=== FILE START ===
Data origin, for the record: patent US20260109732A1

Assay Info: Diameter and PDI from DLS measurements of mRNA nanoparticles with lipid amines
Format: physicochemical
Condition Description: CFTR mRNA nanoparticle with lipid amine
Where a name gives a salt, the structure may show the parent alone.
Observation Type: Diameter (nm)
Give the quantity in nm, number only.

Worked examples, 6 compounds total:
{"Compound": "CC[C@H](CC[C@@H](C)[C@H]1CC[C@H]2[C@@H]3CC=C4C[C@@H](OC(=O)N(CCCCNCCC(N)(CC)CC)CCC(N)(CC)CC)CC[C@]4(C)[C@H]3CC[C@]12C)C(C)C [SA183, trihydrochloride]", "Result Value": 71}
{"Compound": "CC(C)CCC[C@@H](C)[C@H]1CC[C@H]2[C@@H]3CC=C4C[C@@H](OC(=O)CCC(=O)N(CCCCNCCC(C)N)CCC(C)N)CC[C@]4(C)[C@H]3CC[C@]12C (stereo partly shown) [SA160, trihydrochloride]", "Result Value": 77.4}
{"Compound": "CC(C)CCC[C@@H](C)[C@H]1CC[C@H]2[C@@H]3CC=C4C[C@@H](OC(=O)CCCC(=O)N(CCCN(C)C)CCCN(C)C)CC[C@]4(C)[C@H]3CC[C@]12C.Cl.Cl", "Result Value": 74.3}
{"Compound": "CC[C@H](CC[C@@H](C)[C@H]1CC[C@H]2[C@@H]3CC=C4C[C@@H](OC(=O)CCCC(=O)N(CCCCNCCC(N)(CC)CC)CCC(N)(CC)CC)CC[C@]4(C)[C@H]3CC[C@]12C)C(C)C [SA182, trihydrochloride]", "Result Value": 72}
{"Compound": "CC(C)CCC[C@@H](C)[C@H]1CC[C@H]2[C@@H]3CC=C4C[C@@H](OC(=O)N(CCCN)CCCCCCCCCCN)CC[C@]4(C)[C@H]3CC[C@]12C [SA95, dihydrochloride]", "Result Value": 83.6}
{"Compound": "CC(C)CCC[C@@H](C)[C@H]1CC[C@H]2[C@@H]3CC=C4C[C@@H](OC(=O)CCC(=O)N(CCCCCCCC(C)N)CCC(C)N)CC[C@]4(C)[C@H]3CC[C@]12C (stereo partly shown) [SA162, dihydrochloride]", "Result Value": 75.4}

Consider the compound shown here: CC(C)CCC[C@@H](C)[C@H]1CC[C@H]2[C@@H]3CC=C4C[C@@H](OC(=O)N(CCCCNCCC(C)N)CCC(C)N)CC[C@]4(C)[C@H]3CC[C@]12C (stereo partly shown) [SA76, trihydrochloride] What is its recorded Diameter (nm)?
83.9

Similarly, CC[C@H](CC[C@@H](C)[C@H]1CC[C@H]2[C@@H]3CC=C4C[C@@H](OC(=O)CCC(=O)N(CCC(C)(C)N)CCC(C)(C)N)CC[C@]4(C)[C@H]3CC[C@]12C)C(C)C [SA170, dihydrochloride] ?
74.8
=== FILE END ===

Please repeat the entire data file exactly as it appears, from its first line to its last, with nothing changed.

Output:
Data origin, for the record: patent US20260109732A1

Assay Info: Diameter and PDI from DLS measurements of mRNA nanoparticles with lipid amines
Format: physicochemical
Condition Description: CFTR mRNA nanoparticle with lipid amine
Where a name gives a salt, the structure may show the parent alone.
Observation Type: Diameter (nm)
Give the quantity in nm, number only.

Worked examples, 6 compounds total:
{"Compound": "CC[C@H](CC[C@@H](C)[C@H]1CC[C@H]2[C@@H]3CC=C4C[C@@H](OC(=O)N(CCCCNCCC(N)(CC)CC)CCC(N)(CC)CC)CC[C@]4(C)[C@H]3CC[C@]12C)C(C)C [SA183, trihydrochloride]", "Result Value": 71}
{"Compound": "CC(C)CCC[C@@H](C)[C@H]1CC[C@H]2[C@@H]3CC=C4C[C@@H](OC(=O)CCC(=O)N(CCCCNCCC(C)N)CCC(C)N)CC[C@]4(C)[C@H]3CC[C@]12C (stereo partly shown) [SA160, trihydrochloride]", "Result Value": 77.4}
{"Compound": "CC(C)CCC[C@@H](C)[C@H]1CC[C@H]2[C@@H]3CC=C4C[C@@H](OC(=O)CCCC(=O)N(CCCN(C)C)CCCN(C)C)CC[C@]4(C)[C@H]3CC[C@]12C.Cl.Cl", "Result Value": 74.3}
{"Compound": "CC[C@H](CC[C@@H](C)[C@H]1CC[C@H]2[C@@H]3CC=C4C[C@@H](OC(=O)CCCC(=O)N(CCCCNCCC(N)(CC)CC)CCC(N)(CC)CC)CC[C@]4(C)[C@H]3CC[C@]12C)C(C)C [SA182, trihydrochloride]", "Result Value": 72}
{"Compound": "CC(C)CCC[C@@H](C)[C@H]1CC[C@H]2[C@@H]3CC=C4C[C@@H](OC(=O)N(CCCN)CCCCCCCCCCN)CC[C@]4(C)[C@H]3CC[C@]12C [SA95, dihydrochloride]", "Result Value": 83.6}
{"Compound": "CC(C)CCC[C@@H](C)[C@H]1CC[C@H]2[C@@H]3CC=C4C[C@@H](OC(=O)CCC(=O)N(CCCCCCCC(C)N)CCC(C)N)CC[C@]4(C)[C@H]3CC[C@]12C (stereo partly shown) [SA162, dihydrochloride]", "Result Value": 75.4}

Consider the compound shown here: CC(C)CCC[C@@H](C)[C@H]1CC[C@H]2[C@@H]3CC=C4C[C@@H](OC(=O)N(CCCCNCCC(C)N)CCC(C)N)CC[C@]4(C)[C@H]3CC[C@]12C (stereo partly shown) [SA76, trihydrochloride] What is its recorded Diameter (nm)?
83.9

Similarly, CC[C@H](CC[C@@H](C)[C@H]1CC[C@H]2[C@@H]3CC=C4C[C@@H](OC(=O)CCC(=O)N(CCC(C)(C)N)CCC(C)(C)N)CC[C@]4(C)[C@H]3CC[C@]12C)C(C)C [SA170, dihydrochloride] ?
74.8